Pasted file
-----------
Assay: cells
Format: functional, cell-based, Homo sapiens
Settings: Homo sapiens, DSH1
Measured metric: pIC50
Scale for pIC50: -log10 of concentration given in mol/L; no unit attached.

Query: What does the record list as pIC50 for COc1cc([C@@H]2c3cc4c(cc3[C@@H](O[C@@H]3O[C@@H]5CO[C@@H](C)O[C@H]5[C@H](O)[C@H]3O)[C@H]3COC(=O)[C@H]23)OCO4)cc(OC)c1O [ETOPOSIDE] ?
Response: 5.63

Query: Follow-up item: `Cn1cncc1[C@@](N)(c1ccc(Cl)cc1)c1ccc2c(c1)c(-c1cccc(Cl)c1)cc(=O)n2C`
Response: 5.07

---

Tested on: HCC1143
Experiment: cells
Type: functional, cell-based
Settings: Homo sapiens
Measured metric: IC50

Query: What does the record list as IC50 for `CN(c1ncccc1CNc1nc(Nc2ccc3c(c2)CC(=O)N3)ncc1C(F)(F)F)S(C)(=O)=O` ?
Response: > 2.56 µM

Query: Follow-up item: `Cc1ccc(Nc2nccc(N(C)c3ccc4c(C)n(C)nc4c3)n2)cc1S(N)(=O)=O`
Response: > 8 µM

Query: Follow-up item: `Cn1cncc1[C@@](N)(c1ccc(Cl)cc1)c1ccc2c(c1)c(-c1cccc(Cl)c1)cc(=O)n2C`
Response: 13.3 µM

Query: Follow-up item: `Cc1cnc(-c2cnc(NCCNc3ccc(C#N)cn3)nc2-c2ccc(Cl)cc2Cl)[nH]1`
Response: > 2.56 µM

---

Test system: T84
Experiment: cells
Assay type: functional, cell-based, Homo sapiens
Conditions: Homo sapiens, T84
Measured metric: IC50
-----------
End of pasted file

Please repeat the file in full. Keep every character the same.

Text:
Assay: cells
Format: functional, cell-based, Homo sapiens
Settings: Homo sapiens, DSH1
Measured metric: pIC50
Scale for pIC50: -log10 of concentration given in mol/L; no unit attached.

Query: What does the record list as pIC50 for COc1cc([C@@H]2c3cc4c(cc3[C@@H](O[C@@H]3O[C@@H]5CO[C@@H](C)O[C@H]5[C@H](O)[C@H]3O)[C@H]3COC(=O)[C@H]23)OCO4)cc(OC)c1O [ETOPOSIDE] ?
Response: 5.63

Query: Follow-up item: `Cn1cncc1[C@@](N)(c1ccc(Cl)cc1)c1ccc2c(c1)c(-c1cccc(Cl)c1)cc(=O)n2C`
Response: 5.07

---

Tested on: HCC1143
Experiment: cells
Type: functional, cell-based
Settings: Homo sapiens
Measured metric: IC50

Query: What does the record list as IC50 for `CN(c1ncccc1CNc1nc(Nc2ccc3c(c2)CC(=O)N3)ncc1C(F)(F)F)S(C)(=O)=O` ?
Response: > 2.56 µM

Query: Follow-up item: `Cc1ccc(Nc2nccc(N(C)c3ccc4c(C)n(C)nc4c3)n2)cc1S(N)(=O)=O`
Response: > 8 µM

Query: Follow-up item: `Cn1cncc1[C@@](N)(c1ccc(Cl)cc1)c1ccc2c(c1)c(-c1cccc(Cl)c1)cc(=O)n2C`
Response: 13.3 µM

Query: Follow-up item: `Cc1cnc(-c2cnc(NCCNc3ccc(C#N)cn3)nc2-c2ccc(Cl)cc2Cl)[nH]1`
Response: > 2.56 µM

---

Test system: T84
Experiment: cells
Assay type: functional, cell-based, Homo sapiens
Conditions: Homo sapiens, T84
Measured metric: IC50